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Practice Note 6 Appendix 2: Aggregation Layout Plans

The following floor plans serve to illustrate the basic principles to be adopted in applying Article 4 of the Council Tax (Chargeable Dwellings) Order 1992 – identifying self contained units (SCUs) for aggregation.

Example 1 : 2 storey house - no significant adaptations

In this example, the single SCU is still clearly defined – the original house. Though multi occupied as separate dwellings, with the sharing of kitchen and bathrooms, the original design of the house is still recognisable. There may be door locks, but little else by way of alteration.

Result: The LO will have no obstacles in exercising discretion to aggregate the separate dwellings.

Example 2: Little adaptation, but each floor is a self contained unit

The rule under Article 4 is that a multi occupied property can be aggregated to the self contained unit. In this example, each floor has facilities to serve 2 separate SCUs.

Result: LO can aggregate to 2 dwellings, one for each floor.

Example 3: Significant structural alterations have been made

Aggregation can only take place where a single SCU exists. Where is the single self contained unit here? Most parts have been altered to provide either self contained units in themselves or kitchen areas have been constructed within the rooms*. Though there may be some sharing of facilities by some occupiers, there has been significant structural alterations to the property that make identification of a single SCU impossible.

Result : No aggregation possible - each separate dwelling should have its own band.

*Note: A ‘rateable’ kitchen must include fixtures and fixed plumbing, sinks etc that are more than de minimis in extent. Free standing white goods, tables, cupboard units, microwave ovens and equipment that is not built in will not qualify as structural alterations in this context.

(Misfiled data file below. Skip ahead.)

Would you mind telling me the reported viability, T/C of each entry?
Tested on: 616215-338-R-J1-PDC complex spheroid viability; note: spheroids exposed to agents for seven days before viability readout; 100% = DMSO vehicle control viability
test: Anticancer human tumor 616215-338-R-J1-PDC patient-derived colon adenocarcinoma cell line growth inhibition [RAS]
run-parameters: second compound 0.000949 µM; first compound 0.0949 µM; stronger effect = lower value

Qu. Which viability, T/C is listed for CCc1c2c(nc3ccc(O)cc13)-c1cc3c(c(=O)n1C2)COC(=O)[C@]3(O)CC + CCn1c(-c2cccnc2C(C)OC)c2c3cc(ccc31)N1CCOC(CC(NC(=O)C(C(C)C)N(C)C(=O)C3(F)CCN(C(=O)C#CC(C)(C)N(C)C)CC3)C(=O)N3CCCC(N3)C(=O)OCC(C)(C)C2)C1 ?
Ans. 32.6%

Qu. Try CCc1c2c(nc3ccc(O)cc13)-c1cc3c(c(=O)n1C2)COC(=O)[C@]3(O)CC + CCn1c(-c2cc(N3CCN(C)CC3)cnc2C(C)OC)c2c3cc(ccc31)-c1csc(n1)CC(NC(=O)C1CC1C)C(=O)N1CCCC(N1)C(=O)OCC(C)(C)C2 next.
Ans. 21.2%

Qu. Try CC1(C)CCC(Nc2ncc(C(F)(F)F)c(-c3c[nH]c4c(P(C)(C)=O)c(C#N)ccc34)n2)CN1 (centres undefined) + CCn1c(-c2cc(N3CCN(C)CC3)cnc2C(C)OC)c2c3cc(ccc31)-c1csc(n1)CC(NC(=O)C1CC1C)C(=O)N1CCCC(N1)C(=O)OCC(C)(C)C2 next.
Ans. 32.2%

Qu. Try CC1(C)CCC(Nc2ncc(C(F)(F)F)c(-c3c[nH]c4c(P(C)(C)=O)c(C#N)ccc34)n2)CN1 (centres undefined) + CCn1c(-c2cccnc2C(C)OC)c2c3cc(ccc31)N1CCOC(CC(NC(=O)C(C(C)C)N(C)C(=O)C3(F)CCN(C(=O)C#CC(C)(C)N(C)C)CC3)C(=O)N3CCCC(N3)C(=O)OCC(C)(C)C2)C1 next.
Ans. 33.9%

Example 4: Significant structural alterations have been made

It is becoming increasingly common for multiple dwellings to be created as purpose built clusters, either as purpose built new build or constructed within a converted house, former hotel or other former commercial building. Where the physical layout is similar to the above example, and separate hereditaments exist, then it will be difficult to establish a SCU for aggregation, where every room has a purpose built en-suite bath/shower and WC. Under Article 4 of the Order the LO must take into consideration the degree to which each part has been structurally altered.

NB This is to be distinguished from student’s halls of residence on a college campus where the college or university are the paramount occupiers of the entirety of the composite accommodation and individual hereditaments will not exist. In this case disaggregation principles will apply under Article 3, where depending on the circumstances and layout, the whole block may form the dwelling. See also CTM PN8 para 4.3 ‘halls of residence’.

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